Upcoming Events

Members are eligible to attend events in any part of Ireland, so don’t limit your browsing to your own location. The categorisation by geographic region is for administration and organisational purposes only.

Non-members are very welcome at our events though there will be a charge for insurance purposes. Do come along and join us and, perhaps, become a member. There will be events which will be restricted to members only – perhaps because of the size of the garden and the need to restrict numbers or because this is the wish of the garden owner – and, on these occasions, unfortunately, we cannot accommodate non-members.

We occasionally list events of other groups in the ‘Other Events’ category, generally for groups we regularly work with. These are not part of the official IGPS programme but may be of interest to members.

Book Launch: In the Footsteps of Joseph Dalton Hooker @ Antrim Old Courthouse
Oct 25 @ 7:30 pm – 9:00 pm
Book Launch: In the Footsteps of Joseph Dalton Hooker @ Antrim Old Courthouse

In the Footsteps of Joseph Dalton Hooker – Book Launch with Seamus O’Brien 

The IGPS is delighted that Anthea Forde will launch Seamus O’Brien’s second book, ‘In the Footsteps of Joseph Dalton Hooker: A Sikkim Adventure’.  Seamus, Head Gardener at the National Botanic Gardens, Kilmacurragh, Co. Wicklow, will present a talk and  signed copies of his books will be available to buy at a discounted price £30 (from £40) at this book launch.

Joseph Dalton Hooker ranks as the greatest botanical explorer of the 19th century.  From 1848-1851, he explored the Himalayan ranges of east Nepal and Sikkim, discovering a plethora of new plants, the seeds of which he sent to the Royal Botanic Gardens, Kew.  Some of those seedlings found their way to Ireland and inspired by those growing at the National Botanic Gardens, Kilmacurragh, Seamus O’Brien led four expeditions ‘In the Footsteps of Joseph Dalton Hooker’.  His talk recounts those journeys.

This is our Autumn lecture in Association with Antrim and Newtownabbey Borough Council.

Refreshments provided, plant raffle on evening. Everyone is welcome!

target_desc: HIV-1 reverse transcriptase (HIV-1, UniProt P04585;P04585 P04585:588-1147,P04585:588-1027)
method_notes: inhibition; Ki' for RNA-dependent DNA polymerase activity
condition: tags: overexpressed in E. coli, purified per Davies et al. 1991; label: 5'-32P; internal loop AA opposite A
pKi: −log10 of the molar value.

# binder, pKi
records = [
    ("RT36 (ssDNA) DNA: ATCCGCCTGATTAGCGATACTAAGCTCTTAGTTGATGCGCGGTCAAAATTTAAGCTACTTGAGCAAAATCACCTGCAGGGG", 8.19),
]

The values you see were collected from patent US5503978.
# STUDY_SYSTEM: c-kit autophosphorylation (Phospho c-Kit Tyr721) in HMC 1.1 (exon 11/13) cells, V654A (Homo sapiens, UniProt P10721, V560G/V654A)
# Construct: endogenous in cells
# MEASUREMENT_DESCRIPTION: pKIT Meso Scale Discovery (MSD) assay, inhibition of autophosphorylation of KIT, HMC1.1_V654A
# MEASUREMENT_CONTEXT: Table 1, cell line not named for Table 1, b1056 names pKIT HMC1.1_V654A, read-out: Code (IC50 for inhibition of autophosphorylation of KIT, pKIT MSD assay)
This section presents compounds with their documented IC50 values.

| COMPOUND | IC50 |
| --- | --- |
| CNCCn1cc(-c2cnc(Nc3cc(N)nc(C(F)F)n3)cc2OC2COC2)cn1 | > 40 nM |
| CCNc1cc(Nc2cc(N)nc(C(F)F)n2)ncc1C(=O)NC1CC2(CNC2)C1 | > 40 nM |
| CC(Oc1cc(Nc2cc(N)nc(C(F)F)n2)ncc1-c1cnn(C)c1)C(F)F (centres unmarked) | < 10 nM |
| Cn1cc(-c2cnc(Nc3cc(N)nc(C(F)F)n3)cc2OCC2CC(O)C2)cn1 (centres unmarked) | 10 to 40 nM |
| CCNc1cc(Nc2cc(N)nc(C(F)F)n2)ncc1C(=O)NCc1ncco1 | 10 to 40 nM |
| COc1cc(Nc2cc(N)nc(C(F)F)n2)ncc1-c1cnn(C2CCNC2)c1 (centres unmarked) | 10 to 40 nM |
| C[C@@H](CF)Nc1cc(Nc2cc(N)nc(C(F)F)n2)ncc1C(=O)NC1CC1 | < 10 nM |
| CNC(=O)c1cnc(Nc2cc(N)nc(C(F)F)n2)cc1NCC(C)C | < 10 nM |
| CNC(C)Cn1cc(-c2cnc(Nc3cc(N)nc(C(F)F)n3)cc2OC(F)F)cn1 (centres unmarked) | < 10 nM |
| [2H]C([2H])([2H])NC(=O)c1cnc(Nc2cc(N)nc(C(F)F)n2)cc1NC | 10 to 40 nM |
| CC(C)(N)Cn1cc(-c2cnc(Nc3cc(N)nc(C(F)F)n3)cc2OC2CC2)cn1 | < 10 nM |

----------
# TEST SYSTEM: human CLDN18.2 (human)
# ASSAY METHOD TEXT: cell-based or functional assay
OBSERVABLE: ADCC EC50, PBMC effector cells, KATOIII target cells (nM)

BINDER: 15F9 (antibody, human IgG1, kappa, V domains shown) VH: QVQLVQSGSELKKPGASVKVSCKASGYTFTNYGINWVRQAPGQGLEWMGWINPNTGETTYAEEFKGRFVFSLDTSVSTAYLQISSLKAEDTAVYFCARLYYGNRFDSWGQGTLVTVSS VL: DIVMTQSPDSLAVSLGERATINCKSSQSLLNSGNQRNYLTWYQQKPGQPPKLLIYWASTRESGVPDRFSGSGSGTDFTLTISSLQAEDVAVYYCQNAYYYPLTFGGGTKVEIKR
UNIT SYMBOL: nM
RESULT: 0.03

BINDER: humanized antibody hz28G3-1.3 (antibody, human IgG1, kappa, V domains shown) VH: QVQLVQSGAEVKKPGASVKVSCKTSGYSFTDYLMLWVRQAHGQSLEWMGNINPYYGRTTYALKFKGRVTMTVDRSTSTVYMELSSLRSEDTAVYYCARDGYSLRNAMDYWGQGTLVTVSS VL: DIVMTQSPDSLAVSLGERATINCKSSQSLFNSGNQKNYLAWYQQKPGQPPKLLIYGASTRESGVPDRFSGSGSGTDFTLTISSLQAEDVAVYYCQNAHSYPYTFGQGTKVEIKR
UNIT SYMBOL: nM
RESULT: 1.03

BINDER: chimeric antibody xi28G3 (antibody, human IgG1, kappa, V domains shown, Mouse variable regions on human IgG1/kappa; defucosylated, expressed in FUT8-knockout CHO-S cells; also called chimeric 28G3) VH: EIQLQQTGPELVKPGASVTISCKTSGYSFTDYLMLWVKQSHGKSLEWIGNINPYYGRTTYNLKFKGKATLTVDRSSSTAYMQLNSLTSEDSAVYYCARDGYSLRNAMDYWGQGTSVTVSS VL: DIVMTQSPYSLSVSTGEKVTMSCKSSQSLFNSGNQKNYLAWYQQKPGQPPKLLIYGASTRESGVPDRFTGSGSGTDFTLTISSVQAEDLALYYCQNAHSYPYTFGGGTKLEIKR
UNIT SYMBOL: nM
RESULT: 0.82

‘Woodland Gardening’ with Ken Cox @ Malone Presbyterian Church Hall
Nov 10 @ 2:30 pm – 4:00 pm

Ken is Managing Director of Glendoick Garden Centre and mail order nursery in Perth. Born into a family of renowned plantsmen, Ken is grandson of planthunter, writer and nurseryman Euan Cox and son of Peter Cox VMH. The three generations were and are considered the world’s leading experts on rhododendrons. Ken has written many books on rhododendrons, plant hunting & Scottish gardening, raised many new hybrid rhododendrons & azaleas and introduced many species from his plant hunting expeditions. He also advises the National Trust for Scotland on several of their woodland gardens. In this fascinating lecture, Ken gives his insights into many woodland gardens of the world, history, plant hunting, botanical gardens, from Japan to New Zealand to North America and Europe and of course the great gardens of Sussex, Cornwall and Scotland.

This afternoon lecture is organised by the Alpine Garden Society (Ulster Group) and, by their kind invitation there is free admission to IGPS members. Parking is available in the church grounds.  Please note the change of venue from the usual AGS meeting hall.  Refreshments will be provided and for catering purposes, the AGS would like to know numbers attending.  Please inform Barbara Kelso by email (barbara.kelso@yahoo.co.uk) or phone 028 90861854 if you plan to attend.

Commemorating Armistice Day at National Botanic Gardens, Kilmacurragh. @ National Botanic Gardens, Kilmacurragh.
Nov 11 @ 11:00 am – 12:00 pm

Commemorating  Armistice Day

National Botanic Gardens, Kilmacurragh, Co. Wicklow

November 11th 2018 marks one hundred years since Armistice Day when a hard-won peace reigned over Europe. By the time soldiers were returning to Ireland, almost 50,000 of their fellow countrymen lay buried in distant lands. Many years later, Phylis, Lady Moore, wife of Sir Frederick Moore, Keeper of the National Botanic Gardens, Glasnevin, sadly related that after the Great War, ‘many an Irish demesne gate had closed, never to open again.’ It was a time of shocking death duties and with staggering changes of land ownership, as a result of so many casualties. The war meant the loss of an entire generation of young men, many of whom were professional gardeners or owners of large gardens and demesnes.

The three major botanic gardens of Great Britain and Ireland; Edinburgh, Glasnevin and Kew, all suffered badly. It’s said that material coming into this renowned trio, from the great plant hunters of the time, fared badly because many of their most skilled staff had been lost on the European battlefields. The Royal Botanic Garden, Edinburgh named a number of newly described species after their war dead, while at the Royal Botanic Gardens, Kew, the garden’s war dead are honoured on commemorative plaques in the Temple of Arethusa near the Victoria Gate.